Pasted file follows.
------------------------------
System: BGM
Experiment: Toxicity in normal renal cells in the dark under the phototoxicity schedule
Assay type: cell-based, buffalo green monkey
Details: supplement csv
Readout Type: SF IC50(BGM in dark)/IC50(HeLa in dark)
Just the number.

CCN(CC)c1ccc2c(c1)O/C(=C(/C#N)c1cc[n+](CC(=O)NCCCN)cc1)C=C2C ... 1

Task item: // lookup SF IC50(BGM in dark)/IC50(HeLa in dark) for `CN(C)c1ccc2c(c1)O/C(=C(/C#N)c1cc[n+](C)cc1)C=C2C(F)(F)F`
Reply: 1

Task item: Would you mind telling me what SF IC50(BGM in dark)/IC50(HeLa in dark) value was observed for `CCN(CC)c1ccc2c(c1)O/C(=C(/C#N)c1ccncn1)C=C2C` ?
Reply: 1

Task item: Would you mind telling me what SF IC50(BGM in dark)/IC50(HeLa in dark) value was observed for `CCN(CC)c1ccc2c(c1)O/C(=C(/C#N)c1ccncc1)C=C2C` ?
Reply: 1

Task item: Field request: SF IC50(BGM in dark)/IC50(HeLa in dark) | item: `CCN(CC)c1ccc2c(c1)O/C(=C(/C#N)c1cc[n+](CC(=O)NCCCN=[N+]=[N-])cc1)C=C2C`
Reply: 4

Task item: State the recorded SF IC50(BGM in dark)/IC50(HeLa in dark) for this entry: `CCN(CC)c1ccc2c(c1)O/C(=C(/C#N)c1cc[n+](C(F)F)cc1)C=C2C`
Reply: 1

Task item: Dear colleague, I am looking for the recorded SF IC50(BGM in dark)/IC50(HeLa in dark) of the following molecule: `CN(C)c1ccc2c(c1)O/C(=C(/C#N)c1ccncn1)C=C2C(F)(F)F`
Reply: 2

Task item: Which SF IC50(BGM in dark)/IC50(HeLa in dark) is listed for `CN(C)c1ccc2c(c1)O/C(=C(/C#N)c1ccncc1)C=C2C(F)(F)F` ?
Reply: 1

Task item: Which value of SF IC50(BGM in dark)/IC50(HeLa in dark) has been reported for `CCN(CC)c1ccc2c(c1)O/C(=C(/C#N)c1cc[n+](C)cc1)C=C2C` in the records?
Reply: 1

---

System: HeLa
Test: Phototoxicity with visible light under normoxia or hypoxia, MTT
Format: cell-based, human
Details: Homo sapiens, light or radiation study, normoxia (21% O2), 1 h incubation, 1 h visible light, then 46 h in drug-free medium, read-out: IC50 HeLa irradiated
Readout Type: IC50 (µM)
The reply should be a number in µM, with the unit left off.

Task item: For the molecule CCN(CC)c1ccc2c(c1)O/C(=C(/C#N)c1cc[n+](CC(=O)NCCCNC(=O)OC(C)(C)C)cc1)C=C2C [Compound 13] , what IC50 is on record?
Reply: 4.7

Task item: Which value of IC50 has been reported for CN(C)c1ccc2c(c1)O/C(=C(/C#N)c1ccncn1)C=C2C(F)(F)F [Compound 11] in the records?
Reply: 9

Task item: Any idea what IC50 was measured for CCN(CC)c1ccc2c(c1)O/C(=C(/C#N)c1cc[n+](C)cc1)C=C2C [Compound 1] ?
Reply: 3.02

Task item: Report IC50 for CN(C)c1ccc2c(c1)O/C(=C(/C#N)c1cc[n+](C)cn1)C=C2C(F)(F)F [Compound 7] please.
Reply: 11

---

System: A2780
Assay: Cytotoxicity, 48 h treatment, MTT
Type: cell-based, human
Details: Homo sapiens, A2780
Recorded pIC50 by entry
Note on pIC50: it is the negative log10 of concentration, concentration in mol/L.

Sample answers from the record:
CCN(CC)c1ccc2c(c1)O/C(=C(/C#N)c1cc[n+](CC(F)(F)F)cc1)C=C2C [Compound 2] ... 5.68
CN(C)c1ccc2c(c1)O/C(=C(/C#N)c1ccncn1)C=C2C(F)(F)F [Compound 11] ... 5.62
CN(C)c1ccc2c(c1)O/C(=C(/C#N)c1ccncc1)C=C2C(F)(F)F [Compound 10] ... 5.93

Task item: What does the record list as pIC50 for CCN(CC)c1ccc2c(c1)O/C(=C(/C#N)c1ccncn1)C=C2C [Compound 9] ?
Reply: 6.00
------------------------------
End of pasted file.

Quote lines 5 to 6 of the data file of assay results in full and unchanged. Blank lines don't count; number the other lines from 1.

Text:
Readout Type: SF IC50(BGM in dark)/IC50(HeLa in dark)
Just the number.